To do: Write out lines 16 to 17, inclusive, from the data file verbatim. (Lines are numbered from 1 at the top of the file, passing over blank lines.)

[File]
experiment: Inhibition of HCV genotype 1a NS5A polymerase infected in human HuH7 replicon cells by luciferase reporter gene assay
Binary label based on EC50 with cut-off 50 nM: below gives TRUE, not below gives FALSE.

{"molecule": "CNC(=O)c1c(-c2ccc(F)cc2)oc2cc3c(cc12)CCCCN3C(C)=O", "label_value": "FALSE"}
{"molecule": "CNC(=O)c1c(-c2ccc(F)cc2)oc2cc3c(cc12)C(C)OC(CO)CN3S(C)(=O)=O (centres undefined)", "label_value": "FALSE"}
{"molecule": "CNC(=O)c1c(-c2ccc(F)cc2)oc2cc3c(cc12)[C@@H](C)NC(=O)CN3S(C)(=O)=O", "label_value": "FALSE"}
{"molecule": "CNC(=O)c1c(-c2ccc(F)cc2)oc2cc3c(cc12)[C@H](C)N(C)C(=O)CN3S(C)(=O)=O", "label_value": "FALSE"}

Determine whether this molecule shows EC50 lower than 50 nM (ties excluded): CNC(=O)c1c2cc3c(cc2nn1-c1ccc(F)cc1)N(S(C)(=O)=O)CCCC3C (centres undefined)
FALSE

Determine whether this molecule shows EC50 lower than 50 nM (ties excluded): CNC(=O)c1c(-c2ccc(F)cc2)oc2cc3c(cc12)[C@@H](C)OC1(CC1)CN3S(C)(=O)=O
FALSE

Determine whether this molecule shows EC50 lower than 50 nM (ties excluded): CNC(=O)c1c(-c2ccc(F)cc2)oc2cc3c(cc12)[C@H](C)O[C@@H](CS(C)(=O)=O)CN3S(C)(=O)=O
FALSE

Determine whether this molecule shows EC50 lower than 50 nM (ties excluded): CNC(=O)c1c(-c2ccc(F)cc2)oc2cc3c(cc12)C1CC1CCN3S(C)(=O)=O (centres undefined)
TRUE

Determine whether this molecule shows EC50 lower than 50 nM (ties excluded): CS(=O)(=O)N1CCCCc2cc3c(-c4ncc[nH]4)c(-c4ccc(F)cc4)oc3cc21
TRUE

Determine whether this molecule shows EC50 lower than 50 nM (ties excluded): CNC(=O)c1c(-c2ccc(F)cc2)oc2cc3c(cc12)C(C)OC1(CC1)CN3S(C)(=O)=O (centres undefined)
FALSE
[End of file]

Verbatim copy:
TRUE

Determine whether this molecule shows EC50 lower than 50 nM (ties excluded): CNC(=O)c1c(-c2ccc(F)cc2)oc2cc3c(cc12)C(C)OC1(CC1)CN3S(C)(=O)=O (centres undefined)